Photos (left to right): Tour logo, Dolby, Trevor Horn, Dolby
I'll forgive being kept waiting out in the cold for half an hour when the evening is as entertaining as this was. Keeping up his approach of doing anything but the obvious, Thomas Dolby took it upon himself to book the glorious Union Chapel (a working church in London's Highbury and Islington), invite a few old industry friends for a live jam session in a combination of what he described as part masterclass, part talk show! There were no rehearsals prior to this evening, the plan being that Dolby's friends turned up prepared to recall, practice, and then perform all on stage in front of a paying audience. This was either going to be a terrific scam: pay £25 to watch rusty musicians rehearse(!) or it would be a fascinating insight into seeing how artists and old colleagues can apply years of technique and memory to thrilling effect.
First thing that struck you as Dolby took to the stage in his trademark eccentric explorer gentleman clobber was the less than ideal stage set up that saw him pushed to one side of the stage facing away from the audience, largely hidden behind one of the two speaker stacks placed either side of the stage. An odd and disappointing choice particularly for a significant number of hardcore fans who arrived early, grabbed seats in the front few rows… and frequetly still couldn't actually see his face.
The format of the evening revolved around a structured 'live remembering' of songs of old, with Dolby calling up on stage a variety of musicians with whom he has collaborated down the years. The first hour and a half would be given over to a practice interspersed with Dolby recounting tales of creative youthful adventures in writing and recording, travels and half-remembered annecdotes. There was a short interval giving attendees the chance to grab a whisky or G&T in the venue's wonderfully vaulted hall adjoining the chapel, now converted into a very civilised bar; or a mug of tea and a Kitkat from the café at the rear (we sampled both flavoursome and comforting extremes during the course of the evening). The final half hour was dedicated to the assembled band performing the rehearsed songs in one straight run through (you know, like at a proper gig). Finally, the really die-hards who had no issues about getting home, could join Thomas and friends in the bar afterwards for a general chat and one expects a not inconsiderable amount of hero worshipping. Cleverly, the only proviso on attendance in this august company was entry being restricted only to those who had the required entry token - one of the Dolby T-shirt's on sale at the merchandise stall. Nice piece of marketing ;-).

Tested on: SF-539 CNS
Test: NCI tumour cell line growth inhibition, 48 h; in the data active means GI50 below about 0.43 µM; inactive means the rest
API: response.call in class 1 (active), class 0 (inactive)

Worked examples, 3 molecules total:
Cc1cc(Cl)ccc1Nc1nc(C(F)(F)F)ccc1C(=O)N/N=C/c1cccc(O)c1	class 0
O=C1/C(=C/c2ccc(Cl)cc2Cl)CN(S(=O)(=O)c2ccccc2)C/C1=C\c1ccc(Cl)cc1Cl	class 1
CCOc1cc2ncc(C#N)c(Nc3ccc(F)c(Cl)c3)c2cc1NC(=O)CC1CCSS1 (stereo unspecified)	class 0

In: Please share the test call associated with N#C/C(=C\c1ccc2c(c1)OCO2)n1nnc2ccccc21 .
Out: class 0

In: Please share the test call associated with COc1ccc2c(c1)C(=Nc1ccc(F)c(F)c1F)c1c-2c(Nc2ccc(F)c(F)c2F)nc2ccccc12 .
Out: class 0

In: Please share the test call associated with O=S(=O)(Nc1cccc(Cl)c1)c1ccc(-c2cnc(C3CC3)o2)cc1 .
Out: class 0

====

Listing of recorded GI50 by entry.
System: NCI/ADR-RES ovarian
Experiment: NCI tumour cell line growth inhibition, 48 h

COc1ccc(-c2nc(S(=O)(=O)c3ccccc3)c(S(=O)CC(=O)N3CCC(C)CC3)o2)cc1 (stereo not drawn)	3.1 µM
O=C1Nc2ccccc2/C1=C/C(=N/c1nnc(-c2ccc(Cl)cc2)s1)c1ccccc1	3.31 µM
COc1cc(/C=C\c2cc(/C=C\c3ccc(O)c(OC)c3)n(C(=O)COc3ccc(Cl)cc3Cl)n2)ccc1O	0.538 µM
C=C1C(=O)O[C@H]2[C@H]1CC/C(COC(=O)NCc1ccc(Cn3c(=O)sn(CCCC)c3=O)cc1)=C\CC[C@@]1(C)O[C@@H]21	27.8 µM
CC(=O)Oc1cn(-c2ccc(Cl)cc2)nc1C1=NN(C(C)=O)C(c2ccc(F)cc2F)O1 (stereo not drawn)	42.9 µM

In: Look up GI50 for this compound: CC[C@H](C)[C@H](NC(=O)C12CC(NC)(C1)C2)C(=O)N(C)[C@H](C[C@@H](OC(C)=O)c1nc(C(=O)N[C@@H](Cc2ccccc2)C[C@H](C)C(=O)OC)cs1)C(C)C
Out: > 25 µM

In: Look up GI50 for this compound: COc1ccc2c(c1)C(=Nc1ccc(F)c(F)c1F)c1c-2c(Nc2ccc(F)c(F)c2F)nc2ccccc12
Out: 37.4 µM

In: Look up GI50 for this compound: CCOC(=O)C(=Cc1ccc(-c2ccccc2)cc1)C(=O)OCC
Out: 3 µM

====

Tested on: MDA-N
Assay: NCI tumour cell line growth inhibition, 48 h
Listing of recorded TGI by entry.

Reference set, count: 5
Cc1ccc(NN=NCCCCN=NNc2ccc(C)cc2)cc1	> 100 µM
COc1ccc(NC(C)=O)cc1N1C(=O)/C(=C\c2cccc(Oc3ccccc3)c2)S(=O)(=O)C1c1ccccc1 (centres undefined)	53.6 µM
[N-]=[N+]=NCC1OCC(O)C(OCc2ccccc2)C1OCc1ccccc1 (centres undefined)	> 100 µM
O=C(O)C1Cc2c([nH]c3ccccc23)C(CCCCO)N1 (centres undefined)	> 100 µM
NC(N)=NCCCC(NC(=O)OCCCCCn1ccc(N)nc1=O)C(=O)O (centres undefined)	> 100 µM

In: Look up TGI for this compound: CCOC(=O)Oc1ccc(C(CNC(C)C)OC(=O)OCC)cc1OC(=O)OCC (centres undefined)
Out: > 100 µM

My gig buddy Tim and I couldn't stop for the final play-through but, in many respects, that was the least interesting part of the night. Songs revisited in various shades of competency (though it was always entertaining) in rehearsal included The Flat Earth, Hyperactive, I Scare Myself, Commercial Breakup, Airwaves, White City, Europa and The Pirate Twins. A whole gang of guests who appeared on Dolby's past releases had jetted in from across the globe to be here tonight. A wearing well Trevor Horn popped up to chew the cud for ten minutes and then play bass guitar on Airwaves, Martin McAloon and Wendy Smith of Prefab Sprout (Dolby produced three of the band's albums) also performed. It was an inspired concept and one that loads of other bigger name or artists attracting a cult following should seriously consider as an alternative to the standard, predictable gig format. Music aside, a highlight for many fans will have been Dolby's announcement that he will be releasing a series of three EPs over the next few months containing all new material. These will be followed by an album that will incorporate the three EPs plus additional material. The album will be entitled A Map of The Floating City. The eyes, ears and intellects of many around the world will be tuning in with interest. 8/10